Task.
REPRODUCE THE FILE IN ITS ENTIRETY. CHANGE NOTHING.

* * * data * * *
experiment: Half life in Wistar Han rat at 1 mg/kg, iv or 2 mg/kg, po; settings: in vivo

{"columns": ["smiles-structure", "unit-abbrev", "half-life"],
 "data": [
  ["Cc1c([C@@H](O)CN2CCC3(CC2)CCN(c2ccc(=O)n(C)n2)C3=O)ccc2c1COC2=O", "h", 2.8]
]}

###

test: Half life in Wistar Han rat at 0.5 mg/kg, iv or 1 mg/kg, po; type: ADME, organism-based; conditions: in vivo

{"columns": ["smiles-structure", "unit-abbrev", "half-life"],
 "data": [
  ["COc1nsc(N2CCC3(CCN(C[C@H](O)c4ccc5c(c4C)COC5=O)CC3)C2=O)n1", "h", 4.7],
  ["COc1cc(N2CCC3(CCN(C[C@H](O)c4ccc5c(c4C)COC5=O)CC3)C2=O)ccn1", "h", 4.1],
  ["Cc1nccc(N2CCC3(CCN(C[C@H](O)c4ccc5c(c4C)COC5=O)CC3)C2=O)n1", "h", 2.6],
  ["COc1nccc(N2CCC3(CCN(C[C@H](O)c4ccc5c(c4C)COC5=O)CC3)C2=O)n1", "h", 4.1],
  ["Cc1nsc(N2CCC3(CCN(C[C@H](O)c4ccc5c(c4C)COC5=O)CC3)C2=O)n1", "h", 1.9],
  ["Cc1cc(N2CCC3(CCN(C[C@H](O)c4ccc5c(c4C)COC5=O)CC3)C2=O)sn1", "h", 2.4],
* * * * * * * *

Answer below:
experiment: Half life in Wistar Han rat at 1 mg/kg, iv or 2 mg/kg, po; settings: in vivo

{"columns": ["smiles-structure", "unit-abbrev", "half-life"],
 "data": [
  ["Cc1c([C@@H](O)CN2CCC3(CC2)CCN(c2ccc(=O)n(C)n2)C3=O)ccc2c1COC2=O", "h", 2.8]
]}

###

test: Half life in Wistar Han rat at 0.5 mg/kg, iv or 1 mg/kg, po; type: ADME, organism-based; conditions: in vivo

{"columns": ["smiles-structure", "unit-abbrev", "half-life"],
 "data": [
  ["COc1nsc(N2CCC3(CCN(C[C@H](O)c4ccc5c(c4C)COC5=O)CC3)C2=O)n1", "h", 4.7],
  ["COc1cc(N2CCC3(CCN(C[C@H](O)c4ccc5c(c4C)COC5=O)CC3)C2=O)ccn1", "h", 4.1],
  ["Cc1nccc(N2CCC3(CCN(C[C@H](O)c4ccc5c(c4C)COC5=O)CC3)C2=O)n1", "h", 2.6],
  ["COc1nccc(N2CCC3(CCN(C[C@H](O)c4ccc5c(c4C)COC5=O)CC3)C2=O)n1", "h", 4.1],
  ["Cc1nsc(N2CCC3(CCN(C[C@H](O)c4ccc5c(c4C)COC5=O)CC3)C2=O)n1", "h", 1.9],
  ["Cc1cc(N2CCC3(CCN(C[C@H](O)c4ccc5c(c4C)COC5=O)CC3)C2=O)sn1", "h", 2.4],